Summary: Treasury is using evidence to inform program implementation and is looking for opportunities to collaborate with researchers on evaluations (who can express interest by emailing OSPPI@Treasury.gov).
The U.S. Department of the Treasury recently released an updated Economic Recovery Learning Agenda. This learning agenda is designed to guide research by Treasury, other federal partners, external researchers, and state and local governments that received awards from Treasury to understand the impact of the country’s economic recovery programs on households, organizations, communities, and governments.
This economic recovery line of inquiry focuses on Treasury’s efforts to administer an efficient, effective, and equitable economic recovery for the country in the aftermath of the COVID-19 pandemic. As part of the Biden-Harris Administration’s response to the pandemic, Treasury’s Office of Capital Access (formerly known as the Office of Recovery Programs) is managing approximately $600 billion in programs aimed at helping state/local governments and communities respond to and recover from the pandemic. Many of these programs are completely new and thus present a great opportunity for research and learning to help with program implementation and consider how to design future programs. They also include large funding streams to support housing, broadband infrastructure, and small businesses.
Learning and Equity
The Economic Recovery Learning Agenda is focused on continuous improvement in the implementation of federal economic programs and stems from Treasury’s first ever enterprise Learning Agenda, which was issued in 2022 and outlines learning priorities across five goals and 19 strategic objectives, including two high-level questions related to economic recovery that serve as the basis for the more in-depth Economic Recovery Learning Agenda. The Economic Recovery Learning Agenda aims to spur evidence building to help us learn about the effectiveness and equity of the programs, highlight the results we have seen, and share lessons learned that can be applied in the future.
Advancing equity is a major emphasis of the Administration’s economic policies with a focus on serving those households and communities that are most in need of assistance. Treasury’s evidence activities and the learning agenda are centrally focused on equity as an organizing principle.1 As such, the Economic Recovery Learning Agenda is premised on the idea that equity and outcomes are not mutually exclusive but rather inextricably linked—programs will not reach their true goals unless they are advancing more equitable outcomes.
Engaging Stakeholders to Refine Evaluation Priorities
This updated Economic Recovery Learning Agenda incorporates changes based on extensive stakeholder engagement that Treasury conducted to receive feedback on a draft version released in spring 2023. To solicit this feedback, which was intended to make sure research priorities were informed and actionable by people outside of the federal government, we conducted approximately a dozen listening sessions, including both in-person and virtual. These sessions garnered a wide range of feedback from over 100 individuals and organizations, including state, local, and Tribal governments that received award funds, program beneficiaries, researchers, philanthropy, academics, think tanks, community organizations, government associations, members of the public, and other federal agencies.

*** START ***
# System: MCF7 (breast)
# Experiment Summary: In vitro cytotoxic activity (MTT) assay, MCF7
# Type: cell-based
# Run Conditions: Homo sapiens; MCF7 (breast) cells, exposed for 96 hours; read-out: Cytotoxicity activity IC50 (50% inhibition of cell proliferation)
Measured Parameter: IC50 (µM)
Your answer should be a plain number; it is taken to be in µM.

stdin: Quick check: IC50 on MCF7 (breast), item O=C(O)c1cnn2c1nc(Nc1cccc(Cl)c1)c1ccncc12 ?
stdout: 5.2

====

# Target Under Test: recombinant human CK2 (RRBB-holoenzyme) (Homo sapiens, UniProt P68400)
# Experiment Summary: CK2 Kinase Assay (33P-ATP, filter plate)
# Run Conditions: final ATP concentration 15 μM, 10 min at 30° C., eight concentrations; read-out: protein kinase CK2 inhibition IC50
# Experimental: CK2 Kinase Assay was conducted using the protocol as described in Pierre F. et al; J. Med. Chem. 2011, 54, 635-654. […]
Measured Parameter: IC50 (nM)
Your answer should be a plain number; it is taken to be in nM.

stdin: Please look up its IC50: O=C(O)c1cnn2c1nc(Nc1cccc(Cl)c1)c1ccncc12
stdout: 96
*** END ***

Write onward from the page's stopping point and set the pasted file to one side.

In response to this feedback, the updated learning agenda contains more details on specific programs’ evaluation priorities, more information on the data available to conduct research, broader recognition of key stakeholders, and a greater emphasis on equity.
For example, the context and stories that we heard from people who have received assistance through these programs helped us to refine the evaluation questions in the learning agenda. As a result, we created a new section for each evaluation question (highlighted below) to capture more specific and actionable areas for research that would provide valuable information toward answering the overarching research questions.
We received many detailed responses that helped us refine the specific research questions for the programs administered by Treasury. For the Emergency Rental Assistance2 (ERA) program, for example, we included more opportunities for research about the role of landlords in the rental housing ecosystem. In particular, we included additional research questions on the distribution of rental assistance funds to different types of landlords, including landlords that own a small number of properties and often have similar demographics to the renters they serve.
This learning agenda is designed to be relevant for immediate program implementation as well as the longer-term view. The focus on both short-term implementation and long-term lessons means that we are interested in a variety of study designs, including:
In fact, Treasury has already used descriptive and process evaluations to make adjustments to a number of programs. For example, in the context of the State and Local Fiscal Recovery Funds program, we used a process evaluation to collect and analyze information about barriers facing very small localities and Tribal governments that received these funds, aimed at improving our efforts to help them comply with program requirements.